Critics say Detroit water restoration too slow, appeal to Gov. Whitmer
Detroit is turning on water service to thousands of households that had been shut off—but some say it’s moving too slowly.
Detroit established an affordable program to restore and prevent shutoffs for the duration of the COVID-19 pandemic. As of Friday, the city’s water department had restored service to 434 households.
The Detroit Water and Sewerage Department says its data show that about 2,800 homes were in shutoff status before the program began, and it’s unclear how many of those homes are occupied.
But activists and some researchers say data they’ve compiled through Freedom of Information Act requests and on-the-ground observation puts the number closer to 10,000 households. They say the city must act faster to provide clean water for vulnerable residents during a pandemic.
Sylvia Orduño with the Michigan Welfare Rights Organization blames the city for failing to provide affordable water to all its residents.
“And now what we are seeing (is a) very imminent health crises, and the inability to control the pandemic because of the lack of water restoration by the City of Detroit,” Orduño said.
Orduño and other activists with the People’s Water Board Coalition sent a letter to Governor Whitmer last week, decrying what they call the city’s inadequate response, and demanding some interim measures.
“What we’re looking for specifically from the City of Detroit is the delivery of bulk water, and to have it installed in public water stations across the city, so residents who don’t have water can go pick up water,” she said. “And advocates like us, who know where these households are, can deliver water for people who are unable to get it.”
Dr. Paul von Oeyen, anther People’s Water Board member, said water for hand-washing and basic sanitation is crucial to slowing the spread of coronavirus.
“Or else, the tsunami tidal wave of this crisis cannot be contained in Detroit,” von Oeyen said. “Instead it will rush right through like a sieve, to the detriment of everyone in Michigan.”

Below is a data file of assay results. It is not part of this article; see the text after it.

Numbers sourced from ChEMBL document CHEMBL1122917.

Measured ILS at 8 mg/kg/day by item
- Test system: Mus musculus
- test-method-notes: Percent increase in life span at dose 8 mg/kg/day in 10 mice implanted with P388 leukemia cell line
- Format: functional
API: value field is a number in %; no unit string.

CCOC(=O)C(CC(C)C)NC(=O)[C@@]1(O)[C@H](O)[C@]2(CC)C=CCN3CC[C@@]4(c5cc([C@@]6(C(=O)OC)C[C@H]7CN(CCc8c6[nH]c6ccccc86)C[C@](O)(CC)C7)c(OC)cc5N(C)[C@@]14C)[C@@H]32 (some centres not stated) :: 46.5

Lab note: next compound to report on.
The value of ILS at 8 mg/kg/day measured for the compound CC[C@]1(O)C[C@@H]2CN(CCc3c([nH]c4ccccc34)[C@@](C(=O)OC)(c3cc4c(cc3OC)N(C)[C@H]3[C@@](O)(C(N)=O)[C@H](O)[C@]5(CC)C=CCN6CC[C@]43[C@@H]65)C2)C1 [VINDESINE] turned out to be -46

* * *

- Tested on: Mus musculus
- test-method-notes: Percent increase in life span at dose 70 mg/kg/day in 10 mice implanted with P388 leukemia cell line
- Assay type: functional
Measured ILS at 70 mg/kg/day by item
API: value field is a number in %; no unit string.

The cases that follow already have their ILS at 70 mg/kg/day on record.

By late Friday, two of Michigan’s four COVID-19 deaths have been in Detroit.
Orduño said she’s also seen evidence that DWSD is “de-prioritizing” water restoration for homes with plumbing damage, sometimes caused by a long-term shutoff. “For some of the households where the water has been shut off for extensive periods of time, the water lines have been damaged,” she said. “The piping inside the house has been corroded.”
DWSD spokesman Bryan Peckinpaugh said restoration efforts have been slowed somewhat by homes that need plumbing repairs, and the city has brought in additional plumbing contractors to deal with that. Peckinpaugh said some DWSD workers have also found a surprising number of homes without water meters, and need to install them before turning on the water.
“We need access to get inside the home to restore service—it’s not as simple as turning a key,” Peckinpaugh said, noting that residents must reach out and cooperate with DWSD to get in the COVID-19 program.
But that program “is working,” Peckinpaugh said, noting that in addition to homes where water has been restored, 843 are in the process of restoration and 252 have avoided shutoff.
Neither Peckinpaugh nor Mayor Mike Duggan’s office responded to questions about whether the city would consider supplying bulk water and cleaning supplies, or work on more widespread messaging about the COVID-19 water program.